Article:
Delivering Nepal’s Commitment to Uphold Economic, Social and Cultural Rights

In the wake of Nepal’s 2015 Constitution, which significantly broadened the scope for human rights’ protection, iProbono and the Law and Policy Forum for Social Justice have partnered to promote economic, social and cultural rights in the country with support from the ROLE UK Programme.

A decade of civil war, fought between the Communist (Maoist) Party of Nepal and the Nepalese government, ended with a peace deal in 2006 and the promise to draw up a new constitution. Characterised by executions, massacres, kidnapping and other war crimes, the Nepalese Civil War claimed the lives over 17,000 people and caused the internal displacement of hundreds of thousands more. 

After eight years of political and civil struggle in the aftermath of the war, in September 2015 a sufficient level of consensus was reached for the new Constitution to be set in place as a foundation for change. Its long-awaited arrival was heralded by many within and outside of Nepal as a success for democracy and human rights, as well as an opportunity to promote peace and stability across the country. Importantly, Part 3 of the new Constitution (Arts. 16-47) sets out 31 key fundamental rights’ guarantees, including core economic, social and cultural rights for the people of Nepal. The document also included an article which mandated the state to make legal provisions for the implementation of these rights available by 19 September 2018.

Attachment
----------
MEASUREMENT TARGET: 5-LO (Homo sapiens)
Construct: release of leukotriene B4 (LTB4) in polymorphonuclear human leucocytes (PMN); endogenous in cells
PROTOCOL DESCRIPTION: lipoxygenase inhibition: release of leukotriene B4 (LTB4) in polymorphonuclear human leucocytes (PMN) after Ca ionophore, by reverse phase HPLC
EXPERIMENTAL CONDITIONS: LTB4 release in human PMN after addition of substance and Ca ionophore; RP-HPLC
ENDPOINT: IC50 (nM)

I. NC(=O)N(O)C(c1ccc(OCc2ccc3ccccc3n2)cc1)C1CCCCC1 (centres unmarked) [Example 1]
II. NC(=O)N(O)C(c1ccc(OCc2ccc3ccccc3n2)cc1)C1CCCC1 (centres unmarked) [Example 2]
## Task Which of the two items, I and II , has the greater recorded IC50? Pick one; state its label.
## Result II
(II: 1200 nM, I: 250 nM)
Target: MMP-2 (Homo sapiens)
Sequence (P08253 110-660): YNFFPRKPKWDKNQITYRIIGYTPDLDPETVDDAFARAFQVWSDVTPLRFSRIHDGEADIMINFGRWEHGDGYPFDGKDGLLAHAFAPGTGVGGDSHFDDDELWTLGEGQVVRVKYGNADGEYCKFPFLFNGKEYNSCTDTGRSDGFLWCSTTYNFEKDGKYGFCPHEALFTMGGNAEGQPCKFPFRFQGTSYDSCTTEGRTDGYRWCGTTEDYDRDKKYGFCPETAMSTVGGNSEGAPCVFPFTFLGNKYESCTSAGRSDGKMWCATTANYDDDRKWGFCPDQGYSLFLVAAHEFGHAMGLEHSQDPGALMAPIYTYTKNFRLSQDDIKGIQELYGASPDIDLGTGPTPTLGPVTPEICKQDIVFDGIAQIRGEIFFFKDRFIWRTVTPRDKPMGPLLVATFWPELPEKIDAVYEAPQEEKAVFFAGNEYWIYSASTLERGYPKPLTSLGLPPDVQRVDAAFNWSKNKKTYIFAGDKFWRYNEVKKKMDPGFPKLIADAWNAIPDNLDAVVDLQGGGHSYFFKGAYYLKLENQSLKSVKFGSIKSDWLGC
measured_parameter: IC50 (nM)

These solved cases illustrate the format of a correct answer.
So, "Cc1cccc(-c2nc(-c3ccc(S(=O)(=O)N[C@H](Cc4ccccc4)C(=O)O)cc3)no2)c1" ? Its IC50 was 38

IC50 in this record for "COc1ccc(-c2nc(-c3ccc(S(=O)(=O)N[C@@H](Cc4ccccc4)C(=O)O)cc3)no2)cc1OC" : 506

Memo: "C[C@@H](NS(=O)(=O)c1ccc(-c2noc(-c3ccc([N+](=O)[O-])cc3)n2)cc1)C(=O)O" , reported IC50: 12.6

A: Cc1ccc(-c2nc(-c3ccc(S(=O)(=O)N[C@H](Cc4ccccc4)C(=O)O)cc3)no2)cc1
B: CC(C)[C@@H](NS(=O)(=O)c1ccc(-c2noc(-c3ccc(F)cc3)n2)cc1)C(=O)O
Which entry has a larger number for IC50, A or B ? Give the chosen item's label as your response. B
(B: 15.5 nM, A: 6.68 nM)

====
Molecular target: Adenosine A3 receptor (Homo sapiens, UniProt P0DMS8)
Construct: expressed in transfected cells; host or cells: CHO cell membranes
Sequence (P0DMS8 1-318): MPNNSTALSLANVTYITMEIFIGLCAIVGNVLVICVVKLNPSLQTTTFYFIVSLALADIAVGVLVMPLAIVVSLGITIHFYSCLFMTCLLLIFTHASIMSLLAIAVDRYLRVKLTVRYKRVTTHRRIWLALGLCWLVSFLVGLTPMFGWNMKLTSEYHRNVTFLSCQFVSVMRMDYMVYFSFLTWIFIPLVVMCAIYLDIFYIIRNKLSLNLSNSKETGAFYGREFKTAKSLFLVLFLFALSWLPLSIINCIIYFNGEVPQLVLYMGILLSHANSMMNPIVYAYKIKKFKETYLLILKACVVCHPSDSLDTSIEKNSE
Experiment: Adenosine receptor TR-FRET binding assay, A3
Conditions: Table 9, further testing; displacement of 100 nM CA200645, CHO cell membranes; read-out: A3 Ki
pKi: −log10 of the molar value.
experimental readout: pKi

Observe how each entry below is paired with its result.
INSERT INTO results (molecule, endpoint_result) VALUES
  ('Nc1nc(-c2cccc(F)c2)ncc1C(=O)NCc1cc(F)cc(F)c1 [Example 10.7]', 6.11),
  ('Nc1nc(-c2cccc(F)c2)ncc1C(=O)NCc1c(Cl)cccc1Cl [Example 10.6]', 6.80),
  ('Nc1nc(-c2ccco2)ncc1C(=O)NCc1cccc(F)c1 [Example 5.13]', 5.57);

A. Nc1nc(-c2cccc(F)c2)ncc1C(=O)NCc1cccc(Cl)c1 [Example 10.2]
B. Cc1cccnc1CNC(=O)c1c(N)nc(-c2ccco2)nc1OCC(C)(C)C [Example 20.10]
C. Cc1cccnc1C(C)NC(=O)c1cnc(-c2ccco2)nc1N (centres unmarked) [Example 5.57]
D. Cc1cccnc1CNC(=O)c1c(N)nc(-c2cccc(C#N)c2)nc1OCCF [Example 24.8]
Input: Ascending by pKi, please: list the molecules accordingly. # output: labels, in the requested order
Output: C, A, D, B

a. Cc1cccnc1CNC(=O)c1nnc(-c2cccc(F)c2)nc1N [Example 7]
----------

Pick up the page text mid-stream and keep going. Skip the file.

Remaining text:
“This Constitution ensures our identity, rights, participation and inclusion; a better path ahead for Nepalese LGBTs,” Sunil Pant, Nepalese rights activist and former politician

The inclusion of human rights provisions in Nepal’s latest Constitution marks a shift towards strong civic and political support for equality and social justice in the country. The provisions have been widely welcomed by supporters of civil rights, although not without some critics, in the face of centuries of systemic and culturally entrenched discrimination related to gender, caste, ethnicity and sexuality. 

Facilitating peer-to-peer learning to build lawyers’ expertise

The ROLE UK-supported partnership was spearheaded in 2017 by local and regionally based NGOs that recognised that Nepal’s new Constitution represented an important opportunity to engage the legal community in the processes to enshrine new economic, social and cultural rights protections into the law. In collaboration with these legally focused NGOs, iProbono and the Law and Policy Forum for Social Justice (LAPSOJ) seek to address identified gaps in technical legal knowledge and support Nepalese lawyers to develop their expertise in social and economic rights’ litigation to drive forward law making processes.

The  parties to the partnership not only share an agenda to promote social, economic and cultural rights, but also recognise that to fully realise this long-fought breakthrough in the law requires the careful support of a sensitised legal community, that have not previously had the opportunity to use the law to protect civil rights in Nepal. To this end, the partnership brings together various stakeholders, including members of the Nepalese Judiciary, Nepalese lawyers, and legal economic, social and cultural rights experts from the UK, Kenya and India, to share in peer-to-peer learning and enable the legal community to constructively engage in law-making processes to implement the 2015 Constitution.